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      Biosphere Reserve Information



  General Description   The Barkindji Biosphere Reserve is situated in south-eastern Australia, in the State of New South Wales, along the Murray River. It lies 550 km north-west of Melbourne and 400 km north-east of Adelaide. The Barkindji are the indigenous Aboriginal people from the north of the Murray River and permission has been sought to use the name.

The Murray Darling catchment region in which the Biosphere Reserve is located lies within the Murray-Darling Basin and is shaped like a shallow bowl. The bedrock of the basin is over 350 million years old. Water has carved creeks and river channels through the mountains and plains of this dry continent. These seasonal water movements, swinging from flood to drought, cause unique plants and animals to evolve that depend on these patterns to breed, survive and grow, such as Murray cod (Maccullochella peelii peelii) and river red gums (Eucalyptus camaldulensis). The major topographic features of the area are the Murray River, floodplain and wetlands, sandplains, dunes and open plains. The area has a semi-arid climate with highly variable rainfall. There is enormous conservation value in the area both in terms of flora and fauna of riverine and semi-arid areas and from a geological, archaeological and cultural heritage perspective. More than 200 rare and endangered species of plants and animals are found within the area.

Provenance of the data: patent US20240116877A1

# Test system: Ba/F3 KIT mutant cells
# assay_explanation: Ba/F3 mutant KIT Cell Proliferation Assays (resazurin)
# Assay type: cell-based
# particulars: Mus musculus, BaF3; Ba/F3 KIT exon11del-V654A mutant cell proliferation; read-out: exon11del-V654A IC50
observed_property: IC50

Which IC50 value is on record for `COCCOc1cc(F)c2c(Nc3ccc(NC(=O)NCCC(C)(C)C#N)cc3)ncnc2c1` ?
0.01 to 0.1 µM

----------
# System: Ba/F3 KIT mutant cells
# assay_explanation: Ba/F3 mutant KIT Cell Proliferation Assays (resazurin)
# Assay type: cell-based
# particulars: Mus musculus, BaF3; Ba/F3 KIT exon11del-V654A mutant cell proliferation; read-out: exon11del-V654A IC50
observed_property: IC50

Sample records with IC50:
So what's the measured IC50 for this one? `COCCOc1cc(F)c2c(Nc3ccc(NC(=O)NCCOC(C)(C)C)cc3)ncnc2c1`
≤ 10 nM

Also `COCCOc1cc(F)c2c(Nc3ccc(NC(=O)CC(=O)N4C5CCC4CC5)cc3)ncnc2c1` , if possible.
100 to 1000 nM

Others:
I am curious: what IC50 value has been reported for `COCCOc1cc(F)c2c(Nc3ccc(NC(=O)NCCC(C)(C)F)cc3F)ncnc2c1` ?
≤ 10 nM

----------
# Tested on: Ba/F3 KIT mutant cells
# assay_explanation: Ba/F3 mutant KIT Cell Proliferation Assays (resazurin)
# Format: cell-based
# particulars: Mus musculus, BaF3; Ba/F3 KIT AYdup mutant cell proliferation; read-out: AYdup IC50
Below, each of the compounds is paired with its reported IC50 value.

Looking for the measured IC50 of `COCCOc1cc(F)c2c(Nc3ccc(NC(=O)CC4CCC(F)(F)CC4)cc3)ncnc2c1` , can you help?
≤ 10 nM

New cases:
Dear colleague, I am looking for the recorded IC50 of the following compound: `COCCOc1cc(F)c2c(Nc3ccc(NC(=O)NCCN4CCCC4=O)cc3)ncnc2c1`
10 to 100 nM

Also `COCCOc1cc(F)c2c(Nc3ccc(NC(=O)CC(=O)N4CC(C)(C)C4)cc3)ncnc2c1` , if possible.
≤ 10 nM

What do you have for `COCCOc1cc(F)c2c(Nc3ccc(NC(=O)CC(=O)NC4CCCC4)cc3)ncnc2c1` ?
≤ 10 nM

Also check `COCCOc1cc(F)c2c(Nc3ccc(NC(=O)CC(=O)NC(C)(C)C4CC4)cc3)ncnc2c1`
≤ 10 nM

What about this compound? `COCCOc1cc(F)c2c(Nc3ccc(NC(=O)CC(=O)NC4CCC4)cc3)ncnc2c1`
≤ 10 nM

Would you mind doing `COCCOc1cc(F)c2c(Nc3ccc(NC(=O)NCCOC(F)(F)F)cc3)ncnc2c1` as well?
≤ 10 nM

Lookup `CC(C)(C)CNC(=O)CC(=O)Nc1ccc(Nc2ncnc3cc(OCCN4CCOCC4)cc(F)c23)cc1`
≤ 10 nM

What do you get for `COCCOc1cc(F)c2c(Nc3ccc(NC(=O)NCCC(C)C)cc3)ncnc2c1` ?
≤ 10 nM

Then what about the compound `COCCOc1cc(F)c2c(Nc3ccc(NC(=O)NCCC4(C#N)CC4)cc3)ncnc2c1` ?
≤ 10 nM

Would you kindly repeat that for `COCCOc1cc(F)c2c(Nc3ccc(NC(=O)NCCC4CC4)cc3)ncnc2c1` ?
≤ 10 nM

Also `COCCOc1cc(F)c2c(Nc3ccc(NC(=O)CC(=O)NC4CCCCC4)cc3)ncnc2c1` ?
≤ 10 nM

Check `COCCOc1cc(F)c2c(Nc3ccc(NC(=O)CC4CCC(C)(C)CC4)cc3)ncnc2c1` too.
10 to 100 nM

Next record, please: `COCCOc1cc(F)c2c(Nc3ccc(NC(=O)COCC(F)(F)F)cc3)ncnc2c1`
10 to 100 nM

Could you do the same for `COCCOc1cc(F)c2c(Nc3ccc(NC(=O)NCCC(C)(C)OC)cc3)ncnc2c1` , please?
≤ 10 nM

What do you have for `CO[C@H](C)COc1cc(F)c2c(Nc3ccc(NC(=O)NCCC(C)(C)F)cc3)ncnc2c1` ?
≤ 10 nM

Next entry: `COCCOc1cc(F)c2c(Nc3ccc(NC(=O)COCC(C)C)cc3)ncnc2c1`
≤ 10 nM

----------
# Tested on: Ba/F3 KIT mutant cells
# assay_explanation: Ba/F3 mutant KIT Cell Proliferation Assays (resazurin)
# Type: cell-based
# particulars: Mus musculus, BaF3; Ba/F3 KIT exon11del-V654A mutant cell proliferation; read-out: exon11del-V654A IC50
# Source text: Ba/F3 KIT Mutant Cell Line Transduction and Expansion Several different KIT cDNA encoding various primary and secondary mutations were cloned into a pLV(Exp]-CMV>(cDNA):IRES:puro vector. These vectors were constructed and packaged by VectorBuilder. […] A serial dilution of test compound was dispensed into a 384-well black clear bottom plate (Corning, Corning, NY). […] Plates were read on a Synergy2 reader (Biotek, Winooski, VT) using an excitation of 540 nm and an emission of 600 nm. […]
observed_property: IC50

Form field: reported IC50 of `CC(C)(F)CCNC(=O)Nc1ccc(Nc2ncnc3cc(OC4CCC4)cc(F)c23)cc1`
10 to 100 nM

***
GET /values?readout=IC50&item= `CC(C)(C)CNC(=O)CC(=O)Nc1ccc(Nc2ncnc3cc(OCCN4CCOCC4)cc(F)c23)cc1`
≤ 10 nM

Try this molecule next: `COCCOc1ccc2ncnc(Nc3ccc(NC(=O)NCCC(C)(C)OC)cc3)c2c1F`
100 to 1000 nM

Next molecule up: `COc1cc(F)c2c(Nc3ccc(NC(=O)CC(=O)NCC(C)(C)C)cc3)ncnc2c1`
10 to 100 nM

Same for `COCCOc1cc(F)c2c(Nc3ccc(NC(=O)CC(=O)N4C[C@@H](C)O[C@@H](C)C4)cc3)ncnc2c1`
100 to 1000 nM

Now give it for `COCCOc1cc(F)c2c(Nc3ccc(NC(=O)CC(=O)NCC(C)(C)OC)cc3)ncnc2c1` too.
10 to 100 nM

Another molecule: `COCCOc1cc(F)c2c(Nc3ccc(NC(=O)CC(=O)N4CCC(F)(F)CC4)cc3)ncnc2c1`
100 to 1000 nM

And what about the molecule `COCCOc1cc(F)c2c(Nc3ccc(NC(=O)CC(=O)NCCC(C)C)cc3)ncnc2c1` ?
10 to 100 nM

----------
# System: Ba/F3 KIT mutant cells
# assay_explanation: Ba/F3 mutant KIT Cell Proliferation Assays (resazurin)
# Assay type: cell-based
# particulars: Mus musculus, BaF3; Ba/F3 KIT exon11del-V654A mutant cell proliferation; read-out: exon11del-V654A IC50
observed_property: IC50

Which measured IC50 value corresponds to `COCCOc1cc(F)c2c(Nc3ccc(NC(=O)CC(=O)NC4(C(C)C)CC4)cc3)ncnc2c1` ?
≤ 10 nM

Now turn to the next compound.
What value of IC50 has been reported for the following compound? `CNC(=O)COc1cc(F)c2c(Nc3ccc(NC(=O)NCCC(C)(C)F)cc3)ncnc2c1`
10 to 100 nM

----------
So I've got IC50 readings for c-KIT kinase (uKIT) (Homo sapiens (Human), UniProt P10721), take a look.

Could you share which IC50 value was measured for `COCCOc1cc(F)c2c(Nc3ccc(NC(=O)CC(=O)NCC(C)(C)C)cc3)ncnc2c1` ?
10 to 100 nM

The nearest towns are Mildura and Wentworth. The surrounding population includes Aboriginal people and people of a wide variety of European origin who are largely involved in agriculture, horticulture, viticulture and supporting industries. It is planned that the Biosphere Reserve projects will provide employment and training opportunities for local Aboriginal people. There are many sites of Aboriginal cultural heritage in the area and the Barkindji and Respected Elders will continue to be involved in the development of the Biosphere Reserve.

A guide to management has been developed, which sets out the objectives and evaluation criteria for projects within the area. In addition, Trust for Nature, as the lead conservation partner for the core area, has developed a management strategy following a landscape scale conservation planning process facilitated by the US Nature Conservancy.
  Major ecosystem type   Riverine and semi-arid areas
  Major habitats & land cover types   River; Wetlands and floodplains characterized by river red gums (Eucalyptus camaldulensis), black box (E.largiflorens), lignum, and goosefoot flora dependant on floodwater for survival; Chenopod shrublands with salt bush, blue bush (Maireana pyramidata), many dryland species; highly variable flora; Sandplains and dunes characterized by mallee (Eucalyptus sp.), belah (Casuarina pauper) and other flora adapted to sandy soils.
  Location   3410'S; 14210'E (Central point)
  Area (hectares)    
  Total   191,823
  Core area(s)   41,521
  Buffer zone(s)   14,302
  Transition area(s) when given   136,000